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Third Day Moab: Slab Climbing

September 25, 2014 - 3:45 PM

Travel Log: 22 March 2012

Our "rest" day was wonderful, but let's get back to climbing! Climb ON!

Today, we planned for an all day of slab climbing in the Kane Creek Canyon on a piece of wall called the Ice Cream Parlor. Kane Creek Canyon is just west of the town of Moab. What starts off as the paved road of Kane Creek Boulevard running along the Colorado River becomes a gravel road as it diverges south. The narrow, twisting, dirt road quickly drops you lower and lower into Kane Creek Canyon. The trickiest section of road is so narrow you have to pay attention to traffic coming from the other direction. Safe passing areas are few along your descent and backing up along the steep cliffs would be a risky maneuver. For being a remote location, the road is frequented by jeeps, atvs, and motorbikes, as well as the massive trucks pulling flatbed trailers to drop off those vehicles, as well as random groups of campers using the charming, buried campsites along the canyon, and to top it off climbers, groups of friends, like us, or large climbing tour groups and their vans.

Kane Canyon

Like the spot in Donnelly Canyon, we chose the Ice Cream Parlor for its family friendly nature. You can park your car right at the bottom and have a "short" walk up the boulder field to the base of the breathtaking red wingate sandstone. The routes range from trad to sport, from 5.5 to 5.12, from 40' to 220', and, unlike the ever popular Wall Street on Potash Road where your belayer is standing ON the white line of a highway, this area has a "safe" waiting (aka play) area for little ones.


This photo was taken along the trail up to the base of the wall. If you look to the middle on the far right you can see Josh's blue shirt up on the wall.


Josh (in blue) going up 5.6 Corner a 50' tall trad route. The other climber to his right is on Parlor Game.



Max (top) and Zeke (below) starting on Black Slab 5.6 (which is actually a 5.7), 50' tall, sport route.

The Ice Cream Parlor is also a wonderful place to climb because all the routes are within 8' of each other. We picked a home base and then our talented friends were able to set up multiple ropes so that everyone had the ability to climb often. From a simple 5.5, 40' tall, sport route called Brewed Awakenings to a 5.7+, 70' tall, sport route called Slab Route 5.7 to a 5.9, 50' tall sport route called Parlor Game. (See, once again, some creative names, some not so much, :)!)

What you may notice in the above photos is the darker, almost black areas on the what-you'd-expect-to-be red sandstone. These black areas are called "desert varnish" and is a blackish manganese-iron deposit that forms over many years due to rain and bacteria. (This desert varnish is a popular surface to find the Native American petrogylphs drawn into.) The climbing routes on these flat, black slabs are slick and are at a 65-85 degree angle, and, as is typical in slab climbing, the climber has to trust in their footing and friction because they have only the tiniest of hand holds at their disposal. Once again, this type of climbing was a first for us and the boys, but it was a fabulous experience!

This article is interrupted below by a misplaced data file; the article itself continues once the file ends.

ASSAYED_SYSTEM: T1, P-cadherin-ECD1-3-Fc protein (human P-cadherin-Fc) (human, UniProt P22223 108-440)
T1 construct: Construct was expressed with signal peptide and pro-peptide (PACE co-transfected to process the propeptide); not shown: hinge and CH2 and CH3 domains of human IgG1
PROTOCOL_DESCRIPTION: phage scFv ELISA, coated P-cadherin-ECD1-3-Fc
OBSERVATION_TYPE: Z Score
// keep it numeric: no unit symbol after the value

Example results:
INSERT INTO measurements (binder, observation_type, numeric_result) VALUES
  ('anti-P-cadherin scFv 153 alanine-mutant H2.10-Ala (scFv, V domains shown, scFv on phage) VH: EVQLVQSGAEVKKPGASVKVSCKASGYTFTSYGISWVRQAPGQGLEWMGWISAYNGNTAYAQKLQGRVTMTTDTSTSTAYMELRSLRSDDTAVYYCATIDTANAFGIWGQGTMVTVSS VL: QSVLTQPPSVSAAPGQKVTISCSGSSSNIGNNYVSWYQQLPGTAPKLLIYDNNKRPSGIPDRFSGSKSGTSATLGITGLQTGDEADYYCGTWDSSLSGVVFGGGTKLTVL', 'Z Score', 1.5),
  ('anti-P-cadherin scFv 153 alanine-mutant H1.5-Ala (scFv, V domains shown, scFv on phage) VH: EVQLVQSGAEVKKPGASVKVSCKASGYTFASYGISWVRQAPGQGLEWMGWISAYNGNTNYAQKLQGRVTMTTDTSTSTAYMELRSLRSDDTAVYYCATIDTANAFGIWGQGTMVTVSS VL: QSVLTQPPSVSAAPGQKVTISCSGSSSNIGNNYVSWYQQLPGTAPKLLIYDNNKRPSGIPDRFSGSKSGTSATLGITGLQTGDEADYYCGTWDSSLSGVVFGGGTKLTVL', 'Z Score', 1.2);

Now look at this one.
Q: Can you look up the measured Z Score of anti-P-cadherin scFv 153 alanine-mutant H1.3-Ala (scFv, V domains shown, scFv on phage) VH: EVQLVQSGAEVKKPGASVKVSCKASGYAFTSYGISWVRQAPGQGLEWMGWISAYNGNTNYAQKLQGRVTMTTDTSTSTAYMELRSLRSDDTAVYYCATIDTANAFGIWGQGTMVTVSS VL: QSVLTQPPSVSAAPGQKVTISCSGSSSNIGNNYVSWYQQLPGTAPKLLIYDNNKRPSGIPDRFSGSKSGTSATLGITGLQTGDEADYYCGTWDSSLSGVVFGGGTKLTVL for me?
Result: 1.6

What about our little girl?! Even though our girl had been on a rope at the climbing gym and on indoor bouldering walls, she wasn't interested in climbing on this trip. She mostly played in the boulder fields, chased lizards, and entertained the rest of us. If you can't tell from the above photo, it was a crazy sunny and hot day. We were literally baking on the wall. But our girl found the only shady spot big enough to hide in and spent a good amount of the day playing there in the sand. 

The truth is, in climbing, if you have anything more than a 2 climbers to 1 rope ratio, there is a lot of waiting. Waiting to make sure all your gear is secure/safe, waiting while the lead climber sets up a route, waiting while they tie off on the top anchors, waiting while the next person switches to belayer and climber, waiting while everyone checks gear safety again, waiting your turn, waiting for everyone to climb one route so you can move the rope to another area... a whole lotta waiting. This is especially true when you bring little ones on a climbing adventure and is another reason why having a "safe" place to wait is important. The kids really are troopers for waiting so much!

We ended this day exhausted and sunburned and I think we even ran out of water. Once back to our condo area, we enjoyed a meal together and began planning out just how much fun we could cram into our next day's "rest" day. :)!


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About Me and This Blog...

Begin Our Adventures of Fall/Winter 2012 to CA, MN, CO
   Ladies Trip to Napa Valley
   My Parents Rode in a Plane!

Begin Our Adventures of Summer 2012 to MN and CO
   Vacation to the North Shore and Cabin
   Boulder for the Summer
   Life in Boulder

Begin Our Adventures of Winter/Spring 2012 to UT
   The Drive to CO/UT Begins
   Vacation in Moab
   Living in Moab / Denver

Begin Our Adventures of Fall/Winter 2011 to CA
   The Drive to CA Begins
   Living in the SF
   Living in the Suburbs
   Coming Home to IC

Begin Our Adventures of Summer 2010 to Eastern Europe
   Life at Czech English Camp
   Travels in Germany & Austria
   Travels in Czech & Poland


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